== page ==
Fox - BR1600 .F6 1684 v1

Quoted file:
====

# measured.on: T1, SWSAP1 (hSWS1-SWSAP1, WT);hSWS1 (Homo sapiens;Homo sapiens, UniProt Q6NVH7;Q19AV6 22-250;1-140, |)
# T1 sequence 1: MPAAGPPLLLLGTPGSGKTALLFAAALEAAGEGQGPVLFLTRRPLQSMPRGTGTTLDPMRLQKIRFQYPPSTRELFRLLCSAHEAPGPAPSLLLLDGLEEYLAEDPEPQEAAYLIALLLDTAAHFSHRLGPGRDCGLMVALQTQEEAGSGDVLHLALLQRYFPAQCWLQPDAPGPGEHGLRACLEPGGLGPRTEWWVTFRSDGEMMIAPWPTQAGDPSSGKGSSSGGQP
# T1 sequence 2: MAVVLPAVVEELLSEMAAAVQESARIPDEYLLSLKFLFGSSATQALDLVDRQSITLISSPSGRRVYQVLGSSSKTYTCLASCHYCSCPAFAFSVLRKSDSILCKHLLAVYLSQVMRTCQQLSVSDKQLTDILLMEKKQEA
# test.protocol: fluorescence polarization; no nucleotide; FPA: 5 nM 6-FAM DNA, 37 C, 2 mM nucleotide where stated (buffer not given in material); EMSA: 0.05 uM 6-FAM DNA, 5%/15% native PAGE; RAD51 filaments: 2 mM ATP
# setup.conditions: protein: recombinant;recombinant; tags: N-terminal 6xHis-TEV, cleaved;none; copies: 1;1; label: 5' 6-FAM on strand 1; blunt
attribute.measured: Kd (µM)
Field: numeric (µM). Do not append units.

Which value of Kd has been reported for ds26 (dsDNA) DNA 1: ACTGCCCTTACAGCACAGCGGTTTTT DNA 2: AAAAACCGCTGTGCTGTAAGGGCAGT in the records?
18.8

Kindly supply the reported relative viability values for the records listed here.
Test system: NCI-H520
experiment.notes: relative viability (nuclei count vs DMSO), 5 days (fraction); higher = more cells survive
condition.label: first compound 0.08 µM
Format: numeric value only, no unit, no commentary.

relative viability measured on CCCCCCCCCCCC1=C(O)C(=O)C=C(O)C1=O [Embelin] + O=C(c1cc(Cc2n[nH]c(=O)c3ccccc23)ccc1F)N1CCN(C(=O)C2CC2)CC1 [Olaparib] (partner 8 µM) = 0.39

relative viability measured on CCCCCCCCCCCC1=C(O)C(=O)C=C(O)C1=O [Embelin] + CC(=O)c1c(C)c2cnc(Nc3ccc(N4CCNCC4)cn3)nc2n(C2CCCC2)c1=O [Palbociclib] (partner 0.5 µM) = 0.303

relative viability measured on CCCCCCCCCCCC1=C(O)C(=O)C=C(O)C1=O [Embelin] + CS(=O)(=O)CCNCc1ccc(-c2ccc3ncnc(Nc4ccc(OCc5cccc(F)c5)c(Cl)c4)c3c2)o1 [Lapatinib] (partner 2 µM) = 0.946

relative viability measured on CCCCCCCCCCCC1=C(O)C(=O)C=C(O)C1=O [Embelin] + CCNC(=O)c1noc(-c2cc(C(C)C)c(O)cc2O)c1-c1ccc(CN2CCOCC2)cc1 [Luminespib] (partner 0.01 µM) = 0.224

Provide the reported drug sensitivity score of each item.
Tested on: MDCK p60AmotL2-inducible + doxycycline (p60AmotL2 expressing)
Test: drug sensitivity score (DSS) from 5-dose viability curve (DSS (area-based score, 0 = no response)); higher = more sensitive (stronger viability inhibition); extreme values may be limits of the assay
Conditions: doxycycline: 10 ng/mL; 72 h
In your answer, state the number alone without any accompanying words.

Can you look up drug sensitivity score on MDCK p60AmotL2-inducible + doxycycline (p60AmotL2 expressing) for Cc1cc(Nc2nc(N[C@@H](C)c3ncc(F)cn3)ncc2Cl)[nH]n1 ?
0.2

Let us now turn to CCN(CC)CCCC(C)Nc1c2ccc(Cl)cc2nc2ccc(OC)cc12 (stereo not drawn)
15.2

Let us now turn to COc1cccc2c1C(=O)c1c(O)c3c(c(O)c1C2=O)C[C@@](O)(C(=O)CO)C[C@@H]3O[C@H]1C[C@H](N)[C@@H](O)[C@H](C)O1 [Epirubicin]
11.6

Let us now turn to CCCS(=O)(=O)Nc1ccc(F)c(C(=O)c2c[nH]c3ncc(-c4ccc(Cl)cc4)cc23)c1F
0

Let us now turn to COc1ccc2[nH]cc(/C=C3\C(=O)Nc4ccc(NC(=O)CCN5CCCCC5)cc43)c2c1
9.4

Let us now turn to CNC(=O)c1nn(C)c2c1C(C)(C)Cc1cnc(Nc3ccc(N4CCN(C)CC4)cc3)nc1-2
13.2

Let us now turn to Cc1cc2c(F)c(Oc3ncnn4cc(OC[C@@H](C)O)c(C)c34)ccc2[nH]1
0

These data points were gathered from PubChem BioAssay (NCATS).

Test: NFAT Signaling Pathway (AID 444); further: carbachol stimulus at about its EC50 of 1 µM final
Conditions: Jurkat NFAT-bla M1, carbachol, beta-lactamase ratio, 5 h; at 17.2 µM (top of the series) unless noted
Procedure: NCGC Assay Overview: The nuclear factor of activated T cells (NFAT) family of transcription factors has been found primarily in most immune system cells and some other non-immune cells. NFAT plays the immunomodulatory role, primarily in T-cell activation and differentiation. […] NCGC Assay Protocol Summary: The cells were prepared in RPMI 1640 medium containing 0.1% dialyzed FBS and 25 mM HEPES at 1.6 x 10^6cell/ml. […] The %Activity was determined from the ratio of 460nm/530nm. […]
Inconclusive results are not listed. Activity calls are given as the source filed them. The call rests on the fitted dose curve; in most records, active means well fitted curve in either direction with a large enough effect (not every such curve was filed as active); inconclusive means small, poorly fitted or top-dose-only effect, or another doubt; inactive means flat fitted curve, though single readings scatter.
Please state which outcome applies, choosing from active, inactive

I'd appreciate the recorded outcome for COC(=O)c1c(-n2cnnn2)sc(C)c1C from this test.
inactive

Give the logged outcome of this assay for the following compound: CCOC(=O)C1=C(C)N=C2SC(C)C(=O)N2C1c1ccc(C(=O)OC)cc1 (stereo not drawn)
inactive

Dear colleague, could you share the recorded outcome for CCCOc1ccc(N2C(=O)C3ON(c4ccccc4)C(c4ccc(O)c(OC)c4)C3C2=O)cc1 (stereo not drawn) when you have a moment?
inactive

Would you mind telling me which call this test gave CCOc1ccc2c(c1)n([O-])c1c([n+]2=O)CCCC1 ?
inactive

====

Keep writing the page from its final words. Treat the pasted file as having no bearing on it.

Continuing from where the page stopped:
Tranjlated out of Latine into Englilh. :kno:~:·i~~r:S~~ t~;:!~":e~?n~[t~ht; at~~a~a'.O~~ :b~~:n~ri~h~i~e~i;~~r~; .. theJ~t though I might jufily anfwer thefe men, that the fame excufe of necdfity, which they 3f.. ~=~= {~~ ~~\n::~~;d;rs~"~u~t h~0 ~!~d ~;av~~~;rA~:::far~ha!~~; ~f ~~~:~in"; a~bfs fiery: yet willingly would I give them. further fatisfaCt ion, than they can in)uflice c~aUenge; defiring that what bath been done m•ght poffibly have been done otherwtfe, and mtreating them n'ot to fuppofe that done with a thought of hurting, which was only the Fortune of thofe' who were hurt; in the mean while (notwithfianding) I advife them, that they joyn not their grief, with the anger of thofe men, who are offended with Mafier Fox for a £1r different caufe, and under colour of the perfons, f'trike at a matter of another condition, there being two forts of meo, who in this refpefi complain they are injured, the one out of Nature, the other out of Faction. To the firft, as their due, I willingly grant .all benrfit that courtefie can afford them. Though they are angry, they are ftill SubjeCts, and m their Obedience : neither would I make fo light of the grief, though unjufl:ly uken by any good Subjefr, as not rather to lofea part of my right, than that he lhould rdi nquifh any part of his Loyalty. To'the !aft, 1 have fomewhat elfe to fay, as to men, who bad the Fortune to fall out firft with their Coun~ try, and to have that as the true and principal <?aufe of ~heir hatred: than to grow angry with Mafter Fox, whom they hate not, but for the1r Countnes fake. To thefe men [ am fo far from thinking any fatisfaa:ioo due, as that [ cannot afford them the favour of rcafoning with them, which is granted even to Enemies. For the fa~ety of civil entcrc'?urfe, and all hope of reconcilement they have taken away, and broken all ties of humane foc1ety: And whar can [ bope he fhould ever after do, either like an underftanding man, or like a man at all, who could forfake his duty to his Country? which alone fo draweth into it felf the power and right of all duties, that according as any man fueweth more or lefs love towards it, fo may the moft infallible judgm: nt be ~iven, how ~e flandeth 3ffefred towards God. But if th:y fay, their Country bath failed in tts duty: Fuft, that will be a quefiion, whether it bath fiuled o~ not :::t ~~;t~:iri~~~t~t~a~e1a~e ~u~~~:, ~~t!ob~td11 ;ra:;:~~~e1 ~:~e~u\?h~0 ~~~r~m~~ff ~~~~~~; to an Action, of which God only can determine, fhould prefumc to make h1mfdf his own Judge, and (not content to have fet at nought that Authority, which amongft men is moO: weighty) neither grant to his Country fpace of appealing, nor awaite the Judgment ofAlmighty God, but as if be had already won the day, feize all things before hand by foul and ftubborn attempt!, and rather gratilie an Enemy with his diOoyalty,, than perform his duty to hisCountry fOwell,deferving it ? So that if it fhould happen at anytsme, that this famous Kingdom (which is not impoffible in this ftate of humane weaknefs) fhould err in any part of duty towards God, ·r~th~~~~~~sdd~~:~o~iso~:a~t:a~f~;e:~~~fe ~~~;~~u~~~e~r~~~.mna~ ~~:~ hfe~~ ~od~~~~ 'iUitted himfelf of fo hainous a fault, but alfo to have done what his duty reguired. This I have fpoken of the more largtly, becaufe [ underftand that many of our own Party think fit, that fome Aofwer fhould be made to the Papi!ls, concerning the evil Speeches they have ufed againft Maftcr Fox. To fati sfie whofe delire io a few words, l ~t us lirfi fee what thofe evil Speeches are: l!hat he i5 a lying Author: It is therefore a lye, that Mafter Roger~~ Archbi{hop Cranmer, Bifhop Ho~per, Bilbop Ridltj, Bilbop Lt~timer, and other mort holy and innocent men of the fame train were burned for their R.eligion. But if this, even by their own confeffion, be true, what (I marvel) may thofe matters be, by whofe falfhood the reR:: of the whole work hath incurred the intarnous Title of a lye, as they do make their Fol~ lowers believe? Some things they allcdge miftaken in the names or number of fuch as fuffer, or in the time of their fufferiog~ which were either recalled in the following Ed~tions, or by the !~~h~r~~~~~~:~:~~~he ~ia~:~ ~0~r:e~e1~~; c~~t%~~;~~~~m;~e a~rn:f~~;ap~~~e~~~~~ felves, which they might eafily do, in fo great contention of differing Opinions, that wha~foever Author a man fhould follow, he muft frill f.lll into the fame inconvenience. Yet all they can fay is of fuch a nature, as neither we much care if it were true, nor they if it be falfe. But let us (if you will) grant them fomewhat, and be liberal of Mafter Fox his right: If I fhall take quite out of the Hiftory, all that they have fa id to be falfe, will they then promife me to fuffer their Folfowers with freedom to read the reft? They will no more yield · to this condition~ than they wilt be contented to be quiet: What fhall a man do to fuch men, as are never fatisfied, whether you grant that they plead for, or deny it them? And how great a frowardneG it were to expect from any Author, that in the whole courfe offo long a ftory~ whilft one man doth with his own only labours handle fo many feveral matters, he fbould never ~£;u:t~5te~:~~~e~;~;i:~~~;e ~: d~fc~i~!~h~~~~liet~fG~::, '8~~4:;~~~~:~ ~;i~~al::i~ the circuit of any IOand, or paifage from one place to another, differ by a few miles from later accompt, who (indeed) wrote the HiO:ory of his Wars and Expeditions, with t hat trulh he ought to do, but in the refl: followed the common report, and behc:ved the Relations ofothers1 not willing to be over curious in things of no great importance. And .thw much it feemed good to me to anfwer, rather out of the opinion offome of our own fide, than that my felf thought it neceifary : But if our Adverfaries themfelves require a further Aofwcr1 l will deal with them upon other terms: Let them firft return to their Obe-- dience,